In memory of
Otho SHUMATE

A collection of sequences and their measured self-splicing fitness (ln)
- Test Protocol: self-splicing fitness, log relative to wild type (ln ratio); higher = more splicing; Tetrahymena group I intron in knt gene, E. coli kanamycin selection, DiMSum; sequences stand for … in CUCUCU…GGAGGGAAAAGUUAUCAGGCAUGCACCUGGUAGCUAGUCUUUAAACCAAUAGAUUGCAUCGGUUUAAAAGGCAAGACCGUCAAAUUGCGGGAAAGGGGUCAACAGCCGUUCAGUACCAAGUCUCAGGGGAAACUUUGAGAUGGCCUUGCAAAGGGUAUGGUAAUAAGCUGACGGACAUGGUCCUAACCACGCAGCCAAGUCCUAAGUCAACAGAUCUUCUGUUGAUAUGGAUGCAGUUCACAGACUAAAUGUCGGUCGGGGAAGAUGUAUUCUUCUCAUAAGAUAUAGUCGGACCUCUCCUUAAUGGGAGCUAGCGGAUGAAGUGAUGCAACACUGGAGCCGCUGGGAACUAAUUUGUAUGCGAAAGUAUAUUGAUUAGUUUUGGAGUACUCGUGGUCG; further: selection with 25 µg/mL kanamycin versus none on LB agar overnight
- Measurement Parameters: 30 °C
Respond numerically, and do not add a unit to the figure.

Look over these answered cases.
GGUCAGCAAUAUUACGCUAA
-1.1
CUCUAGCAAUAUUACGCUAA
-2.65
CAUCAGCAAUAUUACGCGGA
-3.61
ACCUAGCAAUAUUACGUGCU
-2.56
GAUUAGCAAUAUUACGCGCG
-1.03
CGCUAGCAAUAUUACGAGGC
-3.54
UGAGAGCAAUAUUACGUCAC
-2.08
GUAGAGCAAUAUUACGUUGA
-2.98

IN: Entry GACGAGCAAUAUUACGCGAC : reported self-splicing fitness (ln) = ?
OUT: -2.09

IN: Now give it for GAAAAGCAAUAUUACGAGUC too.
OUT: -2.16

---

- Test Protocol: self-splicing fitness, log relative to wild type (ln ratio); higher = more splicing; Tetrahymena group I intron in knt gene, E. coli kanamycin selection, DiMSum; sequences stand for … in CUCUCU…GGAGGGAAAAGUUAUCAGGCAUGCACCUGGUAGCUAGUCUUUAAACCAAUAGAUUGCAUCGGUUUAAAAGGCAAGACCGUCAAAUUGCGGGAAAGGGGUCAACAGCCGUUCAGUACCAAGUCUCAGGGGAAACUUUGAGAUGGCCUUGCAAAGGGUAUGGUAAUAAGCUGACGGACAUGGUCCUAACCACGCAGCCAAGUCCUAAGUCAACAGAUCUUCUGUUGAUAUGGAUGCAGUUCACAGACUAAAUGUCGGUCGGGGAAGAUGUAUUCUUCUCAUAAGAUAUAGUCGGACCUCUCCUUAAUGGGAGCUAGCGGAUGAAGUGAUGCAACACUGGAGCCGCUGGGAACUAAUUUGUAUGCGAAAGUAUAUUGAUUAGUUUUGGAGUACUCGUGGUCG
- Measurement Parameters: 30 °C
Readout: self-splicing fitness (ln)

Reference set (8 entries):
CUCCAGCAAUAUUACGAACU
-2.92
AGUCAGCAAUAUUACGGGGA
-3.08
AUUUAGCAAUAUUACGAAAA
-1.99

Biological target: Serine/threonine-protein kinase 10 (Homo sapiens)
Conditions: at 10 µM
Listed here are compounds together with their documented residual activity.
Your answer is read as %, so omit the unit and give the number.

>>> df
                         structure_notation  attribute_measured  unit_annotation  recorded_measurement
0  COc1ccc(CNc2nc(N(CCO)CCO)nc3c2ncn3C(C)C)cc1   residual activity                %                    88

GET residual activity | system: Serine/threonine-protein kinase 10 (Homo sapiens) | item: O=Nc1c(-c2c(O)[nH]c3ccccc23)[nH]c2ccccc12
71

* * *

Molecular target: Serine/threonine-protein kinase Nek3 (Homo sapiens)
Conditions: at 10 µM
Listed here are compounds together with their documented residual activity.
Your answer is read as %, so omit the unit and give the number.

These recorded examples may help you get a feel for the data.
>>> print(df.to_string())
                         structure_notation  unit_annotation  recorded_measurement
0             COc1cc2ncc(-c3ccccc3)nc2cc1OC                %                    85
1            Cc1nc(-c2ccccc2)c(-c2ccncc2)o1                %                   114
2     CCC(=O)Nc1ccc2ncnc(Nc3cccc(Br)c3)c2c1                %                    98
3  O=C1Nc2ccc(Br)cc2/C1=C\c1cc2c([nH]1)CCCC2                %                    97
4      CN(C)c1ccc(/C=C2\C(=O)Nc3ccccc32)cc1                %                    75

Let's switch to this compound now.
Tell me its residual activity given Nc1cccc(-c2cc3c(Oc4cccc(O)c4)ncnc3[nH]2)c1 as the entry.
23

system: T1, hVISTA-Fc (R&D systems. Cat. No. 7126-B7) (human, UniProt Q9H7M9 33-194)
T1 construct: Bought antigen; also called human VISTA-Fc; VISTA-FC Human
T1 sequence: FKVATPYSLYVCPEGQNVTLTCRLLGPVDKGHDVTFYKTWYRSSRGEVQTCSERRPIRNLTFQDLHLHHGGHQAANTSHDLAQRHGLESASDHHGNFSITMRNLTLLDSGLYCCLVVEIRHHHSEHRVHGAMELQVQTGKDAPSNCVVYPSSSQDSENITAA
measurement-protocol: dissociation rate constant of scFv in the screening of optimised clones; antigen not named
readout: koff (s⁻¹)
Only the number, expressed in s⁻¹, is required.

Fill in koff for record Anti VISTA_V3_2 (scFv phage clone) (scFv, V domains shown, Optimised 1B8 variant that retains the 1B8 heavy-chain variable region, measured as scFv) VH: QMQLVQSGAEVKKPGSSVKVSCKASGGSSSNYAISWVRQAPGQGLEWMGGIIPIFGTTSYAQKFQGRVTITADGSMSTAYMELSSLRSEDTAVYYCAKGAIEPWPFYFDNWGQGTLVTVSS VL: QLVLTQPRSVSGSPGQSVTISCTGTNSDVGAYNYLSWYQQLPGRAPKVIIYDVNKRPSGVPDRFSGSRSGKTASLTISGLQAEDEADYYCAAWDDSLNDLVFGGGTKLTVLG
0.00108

In memory of
Otho SHUMATE